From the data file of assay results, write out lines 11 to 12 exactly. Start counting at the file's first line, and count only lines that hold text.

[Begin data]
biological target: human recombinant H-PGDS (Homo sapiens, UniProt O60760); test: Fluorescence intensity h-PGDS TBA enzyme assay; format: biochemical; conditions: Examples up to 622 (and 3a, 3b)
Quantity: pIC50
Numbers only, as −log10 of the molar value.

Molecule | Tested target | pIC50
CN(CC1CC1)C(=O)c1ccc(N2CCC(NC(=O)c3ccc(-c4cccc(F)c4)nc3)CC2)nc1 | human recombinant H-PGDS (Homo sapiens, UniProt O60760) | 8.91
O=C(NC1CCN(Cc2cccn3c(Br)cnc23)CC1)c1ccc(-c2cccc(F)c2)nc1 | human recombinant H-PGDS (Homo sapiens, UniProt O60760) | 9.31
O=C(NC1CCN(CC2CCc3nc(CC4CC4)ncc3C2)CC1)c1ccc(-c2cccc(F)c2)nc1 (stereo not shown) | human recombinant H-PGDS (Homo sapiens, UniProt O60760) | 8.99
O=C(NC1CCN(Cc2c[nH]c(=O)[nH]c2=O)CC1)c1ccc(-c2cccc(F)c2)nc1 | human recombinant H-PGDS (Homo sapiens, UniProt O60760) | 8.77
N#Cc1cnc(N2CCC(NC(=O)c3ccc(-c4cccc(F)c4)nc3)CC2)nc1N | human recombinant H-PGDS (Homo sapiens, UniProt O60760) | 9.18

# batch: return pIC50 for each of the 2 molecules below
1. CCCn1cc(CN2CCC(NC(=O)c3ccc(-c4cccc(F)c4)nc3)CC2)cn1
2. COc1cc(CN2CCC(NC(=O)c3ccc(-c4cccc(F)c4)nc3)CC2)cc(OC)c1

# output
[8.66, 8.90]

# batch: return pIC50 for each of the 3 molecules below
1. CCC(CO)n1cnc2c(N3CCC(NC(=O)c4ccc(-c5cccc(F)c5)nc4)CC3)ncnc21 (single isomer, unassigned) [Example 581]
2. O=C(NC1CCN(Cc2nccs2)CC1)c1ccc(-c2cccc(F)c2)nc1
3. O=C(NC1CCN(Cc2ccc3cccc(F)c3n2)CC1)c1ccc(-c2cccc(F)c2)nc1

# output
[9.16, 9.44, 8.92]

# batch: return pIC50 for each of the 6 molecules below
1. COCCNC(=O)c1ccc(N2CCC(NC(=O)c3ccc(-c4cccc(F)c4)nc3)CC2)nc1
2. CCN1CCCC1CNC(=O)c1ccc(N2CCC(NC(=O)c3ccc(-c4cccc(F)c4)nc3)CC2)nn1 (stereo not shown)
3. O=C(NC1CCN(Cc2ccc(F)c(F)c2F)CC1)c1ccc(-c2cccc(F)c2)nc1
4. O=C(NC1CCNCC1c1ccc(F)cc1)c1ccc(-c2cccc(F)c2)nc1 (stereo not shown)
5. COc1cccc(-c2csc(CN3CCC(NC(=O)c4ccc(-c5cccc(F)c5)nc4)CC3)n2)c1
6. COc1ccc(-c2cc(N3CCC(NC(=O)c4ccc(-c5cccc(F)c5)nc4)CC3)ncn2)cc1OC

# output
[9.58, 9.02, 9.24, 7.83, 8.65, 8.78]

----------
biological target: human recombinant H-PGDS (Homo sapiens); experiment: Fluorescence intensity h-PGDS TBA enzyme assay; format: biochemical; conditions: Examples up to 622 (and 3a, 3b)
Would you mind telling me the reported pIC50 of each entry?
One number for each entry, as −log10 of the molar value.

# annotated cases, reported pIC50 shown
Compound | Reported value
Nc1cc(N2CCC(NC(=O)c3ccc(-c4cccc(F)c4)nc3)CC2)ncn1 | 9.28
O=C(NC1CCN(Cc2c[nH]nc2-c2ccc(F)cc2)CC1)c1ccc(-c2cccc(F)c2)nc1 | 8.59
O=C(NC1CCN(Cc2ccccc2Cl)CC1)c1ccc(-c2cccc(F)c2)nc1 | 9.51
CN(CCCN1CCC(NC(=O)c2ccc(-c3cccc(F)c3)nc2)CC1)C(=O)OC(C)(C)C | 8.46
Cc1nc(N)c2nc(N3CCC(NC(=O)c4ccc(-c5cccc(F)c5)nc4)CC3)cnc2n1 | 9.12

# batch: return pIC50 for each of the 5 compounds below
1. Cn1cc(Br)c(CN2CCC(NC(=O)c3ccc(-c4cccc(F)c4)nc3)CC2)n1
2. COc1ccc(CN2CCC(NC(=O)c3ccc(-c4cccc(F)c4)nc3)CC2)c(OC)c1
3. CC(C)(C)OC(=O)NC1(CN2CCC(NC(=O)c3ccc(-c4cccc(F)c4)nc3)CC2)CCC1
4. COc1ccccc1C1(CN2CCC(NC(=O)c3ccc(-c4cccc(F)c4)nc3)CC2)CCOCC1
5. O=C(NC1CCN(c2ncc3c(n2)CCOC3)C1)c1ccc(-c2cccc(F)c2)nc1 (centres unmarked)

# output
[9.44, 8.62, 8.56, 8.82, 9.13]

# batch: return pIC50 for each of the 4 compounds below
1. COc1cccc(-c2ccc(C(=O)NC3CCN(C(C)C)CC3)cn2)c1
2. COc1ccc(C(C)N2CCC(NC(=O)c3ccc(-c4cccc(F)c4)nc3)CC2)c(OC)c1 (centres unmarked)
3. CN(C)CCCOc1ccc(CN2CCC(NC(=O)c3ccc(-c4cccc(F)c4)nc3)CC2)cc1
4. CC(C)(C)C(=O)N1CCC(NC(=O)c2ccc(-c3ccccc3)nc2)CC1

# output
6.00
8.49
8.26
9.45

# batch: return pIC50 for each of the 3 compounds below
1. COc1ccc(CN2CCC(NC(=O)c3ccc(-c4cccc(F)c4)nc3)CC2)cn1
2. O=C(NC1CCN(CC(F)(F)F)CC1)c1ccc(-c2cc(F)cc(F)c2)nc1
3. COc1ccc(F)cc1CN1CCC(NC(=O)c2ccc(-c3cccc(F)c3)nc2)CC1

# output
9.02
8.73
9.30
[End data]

1. CCCn1cc(CN2CCC(NC(=O)c3ccc(-c4cccc(F)c4)nc3)CC2)cn1
2. COc1cc(CN2CCC(NC(=O)c3ccc(-c4cccc(F)c4)nc3)CC2)cc(OC)c1